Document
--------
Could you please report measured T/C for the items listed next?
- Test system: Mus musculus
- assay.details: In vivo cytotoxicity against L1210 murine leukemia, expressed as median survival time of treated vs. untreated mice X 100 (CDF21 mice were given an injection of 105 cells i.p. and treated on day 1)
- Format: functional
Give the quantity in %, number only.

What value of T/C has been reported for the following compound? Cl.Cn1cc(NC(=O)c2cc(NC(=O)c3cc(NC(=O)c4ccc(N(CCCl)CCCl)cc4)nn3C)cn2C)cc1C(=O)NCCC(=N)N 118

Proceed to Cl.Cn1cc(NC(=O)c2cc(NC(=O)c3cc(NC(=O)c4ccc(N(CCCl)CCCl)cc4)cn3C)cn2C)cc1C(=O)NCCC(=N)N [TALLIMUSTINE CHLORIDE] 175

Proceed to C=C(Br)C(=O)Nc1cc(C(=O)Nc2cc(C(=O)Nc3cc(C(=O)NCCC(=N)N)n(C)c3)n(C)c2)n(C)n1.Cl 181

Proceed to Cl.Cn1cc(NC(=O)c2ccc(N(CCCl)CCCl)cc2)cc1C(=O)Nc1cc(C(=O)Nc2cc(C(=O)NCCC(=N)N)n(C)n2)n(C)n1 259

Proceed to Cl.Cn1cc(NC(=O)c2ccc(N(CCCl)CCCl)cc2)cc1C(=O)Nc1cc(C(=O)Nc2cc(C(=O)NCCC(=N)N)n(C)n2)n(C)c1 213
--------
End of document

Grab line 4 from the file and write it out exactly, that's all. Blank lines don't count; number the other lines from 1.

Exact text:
- Format: functional